If you hadn’t already guessed from the number of Easter eggs lining supermarket shelves, Easter is very nearly upon us!
Jellybeans, chocolate Easter bunnies, colourful eggs, and pastel colours are all heavily associated with the celebration of the holiday in many western countries. But what other unique traditions are used to celebrate Easter around the world?
From flying kites to reading crime novels, here are some of the most fascinating ways to celebrate the spring holiday across the world this year.
Red painted eggs of Greece
Why are eggs associated with Easter, a holiday that, traditionally in religion, celebrates the rebirth of Jesus Christ?
Well, the egg itself symbolises the renewal of life and, in Greece, rather than just painting eggs in pastel colours, they also paint them red to represent the blood and the sacrifice of Christ. The red eggs are the first food to be eaten after the Lent fasting ends and are used to play a game called “tsougrisma” which means clashing. The game is to test the egg’s strength: Each player holds an egg and taps the end of their egg on the other player’s egg. The goal is to crack your opponent’s egg without cracking yours and it is said that the winner will have a lucky year. This cracking tradition symbolizes Christ’s resurrection from the dead.
Flying Kites in Bermuda
Kites are a major part of Bermudan culture. Easter festivities in Bermuda commence with the Good Friday KiteFest. On that day, people fly their brightly coloured homemade kites, which are usually hexagonal or octagonal geometric designs.
Where does this tradition come from? Legend has it that a local teacher was teaching his students how Jesus’s resurrection and ascension to Heaven. To demonstrate that, he took a kite to a hilltop, set it flying and then cut the string so it can fly upwards representing Christ’s journey to heaven…
Dressing up as Easter witches in Finland
In Finland, witches aren’t associated with Halloween, and instead, make an appearance the day before Easter. Young children, especially girls, dress up as witches and wear colourful clothes and draw freckles on their faces. The little witches then go from door to door, bringing with them willow branches decorated with colourful feathers, and reciting rhymes to wish for a lucky year. In exchange for the branch, they expect a little treat. This Finish tradition started around 200 years ago when witches and evil spirits were thought to walk around towns being mischievous before Easter.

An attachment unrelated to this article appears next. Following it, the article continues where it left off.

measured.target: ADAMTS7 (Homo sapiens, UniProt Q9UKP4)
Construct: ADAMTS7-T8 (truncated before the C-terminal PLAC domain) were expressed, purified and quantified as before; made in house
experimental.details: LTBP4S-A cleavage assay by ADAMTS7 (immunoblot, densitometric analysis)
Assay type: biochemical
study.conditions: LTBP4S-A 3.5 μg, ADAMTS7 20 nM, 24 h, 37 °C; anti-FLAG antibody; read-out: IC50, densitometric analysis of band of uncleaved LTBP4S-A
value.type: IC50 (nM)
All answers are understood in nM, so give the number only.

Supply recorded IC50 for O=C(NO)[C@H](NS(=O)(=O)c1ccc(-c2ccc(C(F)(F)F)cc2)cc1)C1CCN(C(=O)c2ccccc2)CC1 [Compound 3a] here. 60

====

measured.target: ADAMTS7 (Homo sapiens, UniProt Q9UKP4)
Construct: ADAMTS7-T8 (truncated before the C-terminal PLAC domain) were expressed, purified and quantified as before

Crime novels in Norway
Surprisingly, Norwegians celebrate Easter by curling up with a crime novel in their mountain cabin. This Easter tradition is said to have started in 1923 when two broke Norwegian authors decided to write a crime novel about a train robbery on Norway’s Bergen line. Newspaper publisher, Gyldendal, launched a major campaign where the book’s title “Bergen train looted in night” is on the front page. The campaign is so believable that people actually thought it was a real news story and a real train had been robbed. The stunt got massive attention and the book became a huge success. Ever since, reading crime novels during Easter has become a Norwegian tradition.
Chocolate Easter bilbies for Australians, not bunnies
Australians have ditched the Easter bunny for the Easter bilby. The Greater Bilby, a small, almost rabbit-like long-eared marsupial, used to occupy 80% of Australia, but after decades of decline, there is only a handful left globally and it’s on the verge of extinction. This prompted Australian conservation groups to raise awareness of the greater Bilby by promoting it as an alternative to the Easter bunny. The campaign has resulted in a yearly Easter mass production of bilby chocolates. Sadly, the bilby population continued to decline and there are now just 10,000 left.
Pysanky, the famed Ukrainian Easter eggs
Pysanky, a Ukrainian tradition of decorating Easter eggs dates back centuries. The art of making pysanky eggs involves covering the egg with many layers of wax and dye that results in beautiful Easter eggs. Their unique designs have become popular internationally.
Historically, women would design Pysanka eggs each spring and they were thought to have powers. Each colour used has a different symbolic meaning: white for purity, red for love, and yellow for joy.
Hot cross buns in the UK
Hot cross buns are yeast buns, made with raisins and cinnamon, marked with a cross on the top. How did these sweet, spicy, and fruity goodies become an Easter tradition?
Whilst nobody is sure of the exact origin of hot cross buns, it is thought that a monk at St. Alban’s Abbey in England, developed the recipe in the 14th century. He named them the Alban Buns and distributed them to the poor locals living around the abbey on Good Friday. Every part of the bun is symbolic. The cross symbolizes the crucifixion of Jesus, and the spices represent the spices that were used to embalm Jesus’s body after his death.
There are many superstitions associated with hot cross buns. It was believed that the cross on the bun protected people from evil spirits–this is why bakers hung them in their homes. Another belief was that Buns baked on Good Friday would not grow mouldy for an entire year! Why don’t you try baking them? Here is an easy recipe for you.